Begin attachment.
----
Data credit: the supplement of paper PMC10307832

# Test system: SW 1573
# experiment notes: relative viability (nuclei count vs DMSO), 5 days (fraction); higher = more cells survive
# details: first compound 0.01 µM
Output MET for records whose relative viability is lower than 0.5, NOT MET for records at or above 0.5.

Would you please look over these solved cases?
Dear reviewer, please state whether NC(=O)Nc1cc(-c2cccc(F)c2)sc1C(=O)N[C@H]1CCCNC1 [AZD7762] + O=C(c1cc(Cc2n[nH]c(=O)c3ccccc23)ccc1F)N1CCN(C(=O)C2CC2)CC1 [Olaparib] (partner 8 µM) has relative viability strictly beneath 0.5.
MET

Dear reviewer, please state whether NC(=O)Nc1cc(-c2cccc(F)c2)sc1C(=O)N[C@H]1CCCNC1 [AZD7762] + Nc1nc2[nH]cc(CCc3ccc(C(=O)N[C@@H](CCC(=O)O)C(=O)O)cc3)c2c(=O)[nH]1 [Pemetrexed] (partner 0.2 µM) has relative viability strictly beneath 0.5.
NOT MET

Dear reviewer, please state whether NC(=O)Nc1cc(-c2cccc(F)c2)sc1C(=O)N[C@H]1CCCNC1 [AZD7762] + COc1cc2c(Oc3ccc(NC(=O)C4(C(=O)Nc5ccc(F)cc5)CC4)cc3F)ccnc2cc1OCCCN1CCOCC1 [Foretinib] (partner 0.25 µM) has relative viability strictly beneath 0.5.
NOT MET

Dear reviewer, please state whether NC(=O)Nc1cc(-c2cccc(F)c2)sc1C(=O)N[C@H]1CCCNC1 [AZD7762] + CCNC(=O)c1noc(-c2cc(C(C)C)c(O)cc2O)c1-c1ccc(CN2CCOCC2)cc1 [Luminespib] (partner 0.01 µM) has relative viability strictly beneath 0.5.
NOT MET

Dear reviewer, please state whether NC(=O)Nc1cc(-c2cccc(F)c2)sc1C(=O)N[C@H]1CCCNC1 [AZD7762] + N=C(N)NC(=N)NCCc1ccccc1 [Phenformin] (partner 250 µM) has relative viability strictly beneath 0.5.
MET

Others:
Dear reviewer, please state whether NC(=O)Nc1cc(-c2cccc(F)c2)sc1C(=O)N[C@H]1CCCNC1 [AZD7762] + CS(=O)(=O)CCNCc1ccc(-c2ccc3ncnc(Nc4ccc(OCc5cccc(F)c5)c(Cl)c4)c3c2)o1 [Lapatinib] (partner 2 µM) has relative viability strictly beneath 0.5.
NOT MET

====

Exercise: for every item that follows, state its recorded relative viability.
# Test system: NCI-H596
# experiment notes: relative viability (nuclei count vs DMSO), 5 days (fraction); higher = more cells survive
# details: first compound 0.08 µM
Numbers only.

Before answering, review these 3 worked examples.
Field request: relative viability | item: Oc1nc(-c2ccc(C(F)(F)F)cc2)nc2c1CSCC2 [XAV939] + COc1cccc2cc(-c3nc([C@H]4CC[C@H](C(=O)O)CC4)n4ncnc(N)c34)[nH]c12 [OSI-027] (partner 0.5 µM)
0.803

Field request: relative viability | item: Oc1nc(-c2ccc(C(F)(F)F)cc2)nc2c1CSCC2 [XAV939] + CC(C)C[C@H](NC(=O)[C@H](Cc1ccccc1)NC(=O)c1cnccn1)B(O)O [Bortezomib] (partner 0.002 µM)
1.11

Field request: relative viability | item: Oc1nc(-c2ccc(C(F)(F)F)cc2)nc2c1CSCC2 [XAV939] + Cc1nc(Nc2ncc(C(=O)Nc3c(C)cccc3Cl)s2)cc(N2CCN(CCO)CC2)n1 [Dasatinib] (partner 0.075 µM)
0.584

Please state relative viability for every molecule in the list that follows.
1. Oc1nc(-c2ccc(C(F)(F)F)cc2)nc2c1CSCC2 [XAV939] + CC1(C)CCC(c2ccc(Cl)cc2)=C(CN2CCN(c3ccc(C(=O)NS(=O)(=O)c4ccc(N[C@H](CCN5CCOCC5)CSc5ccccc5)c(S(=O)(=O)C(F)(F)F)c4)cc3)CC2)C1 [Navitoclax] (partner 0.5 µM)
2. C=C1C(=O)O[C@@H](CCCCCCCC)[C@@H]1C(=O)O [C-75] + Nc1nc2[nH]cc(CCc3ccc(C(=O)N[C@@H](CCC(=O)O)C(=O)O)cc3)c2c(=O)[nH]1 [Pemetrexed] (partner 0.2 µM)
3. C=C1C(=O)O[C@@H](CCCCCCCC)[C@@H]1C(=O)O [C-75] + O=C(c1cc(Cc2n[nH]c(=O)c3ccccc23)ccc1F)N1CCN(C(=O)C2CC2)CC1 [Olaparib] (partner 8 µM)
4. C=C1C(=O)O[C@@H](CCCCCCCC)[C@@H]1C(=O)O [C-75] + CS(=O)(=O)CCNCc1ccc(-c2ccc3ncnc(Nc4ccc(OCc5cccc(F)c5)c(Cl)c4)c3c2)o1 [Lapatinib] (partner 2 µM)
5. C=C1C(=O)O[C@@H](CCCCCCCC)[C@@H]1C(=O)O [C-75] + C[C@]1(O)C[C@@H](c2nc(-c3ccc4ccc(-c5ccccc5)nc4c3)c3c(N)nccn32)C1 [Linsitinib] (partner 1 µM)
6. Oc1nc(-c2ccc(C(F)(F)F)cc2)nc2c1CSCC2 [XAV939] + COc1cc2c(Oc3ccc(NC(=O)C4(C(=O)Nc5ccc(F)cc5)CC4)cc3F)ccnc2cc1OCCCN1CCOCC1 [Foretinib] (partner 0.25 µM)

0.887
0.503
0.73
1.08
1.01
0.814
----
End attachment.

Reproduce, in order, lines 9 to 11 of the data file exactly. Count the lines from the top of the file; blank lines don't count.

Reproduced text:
Dear reviewer, please state whether NC(=O)Nc1cc(-c2cccc(F)c2)sc1C(=O)N[C@H]1CCCNC1 [AZD7762] + Nc1nc2[nH]cc(CCc3ccc(C(=O)N[C@@H](CCC(=O)O)C(=O)O)cc3)c2c(=O)[nH]1 [Pemetrexed] (partner 0.2 µM) has relative viability strictly beneath 0.5.
NOT MET

Dear reviewer, please state whether NC(=O)Nc1cc(-c2cccc(F)c2)sc1C(=O)N[C@H]1CCCNC1 [AZD7762] + COc1cc2c(Oc3ccc(NC(=O)C4(C(=O)Nc5ccc(F)cc5)CC4)cc3F)ccnc2cc1OCCCN1CCOCC1 [Foretinib] (partner 0.25 µM) has relative viability strictly beneath 0.5.